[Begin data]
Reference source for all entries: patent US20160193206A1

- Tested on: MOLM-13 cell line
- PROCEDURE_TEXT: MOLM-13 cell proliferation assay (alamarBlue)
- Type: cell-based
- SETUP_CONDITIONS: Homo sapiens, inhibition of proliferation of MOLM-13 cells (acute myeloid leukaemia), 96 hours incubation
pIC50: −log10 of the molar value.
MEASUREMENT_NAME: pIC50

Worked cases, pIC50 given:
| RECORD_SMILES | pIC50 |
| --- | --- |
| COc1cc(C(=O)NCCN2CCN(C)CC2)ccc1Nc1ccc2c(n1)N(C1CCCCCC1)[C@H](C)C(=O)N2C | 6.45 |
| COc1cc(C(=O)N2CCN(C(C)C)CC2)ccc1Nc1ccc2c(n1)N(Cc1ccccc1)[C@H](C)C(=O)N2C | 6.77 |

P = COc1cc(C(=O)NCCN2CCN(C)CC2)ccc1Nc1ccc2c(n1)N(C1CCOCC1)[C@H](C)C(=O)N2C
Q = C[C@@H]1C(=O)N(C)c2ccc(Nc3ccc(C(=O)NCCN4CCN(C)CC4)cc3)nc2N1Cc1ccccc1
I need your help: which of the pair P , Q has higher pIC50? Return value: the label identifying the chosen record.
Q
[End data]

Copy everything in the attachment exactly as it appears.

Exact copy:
Reference source for all entries: patent US20160193206A1

- Tested on: MOLM-13 cell line
- PROCEDURE_TEXT: MOLM-13 cell proliferation assay (alamarBlue)
- Type: cell-based
- SETUP_CONDITIONS: Homo sapiens, inhibition of proliferation of MOLM-13 cells (acute myeloid leukaemia), 96 hours incubation
pIC50: −log10 of the molar value.
MEASUREMENT_NAME: pIC50

Worked cases, pIC50 given:
| RECORD_SMILES | pIC50 |
| --- | --- |
| COc1cc(C(=O)NCCN2CCN(C)CC2)ccc1Nc1ccc2c(n1)N(C1CCCCCC1)[C@H](C)C(=O)N2C | 6.45 |
| COc1cc(C(=O)N2CCN(C(C)C)CC2)ccc1Nc1ccc2c(n1)N(Cc1ccccc1)[C@H](C)C(=O)N2C | 6.77 |

P = COc1cc(C(=O)NCCN2CCN(C)CC2)ccc1Nc1ccc2c(n1)N(C1CCOCC1)[C@H](C)C(=O)N2C
Q = C[C@@H]1C(=O)N(C)c2ccc(Nc3ccc(C(=O)NCCN4CCN(C)CC4)cc3)nc2N1Cc1ccccc1
I need your help: which of the pair P , Q has higher pIC50? Return value: the label identifying the chosen record.
Q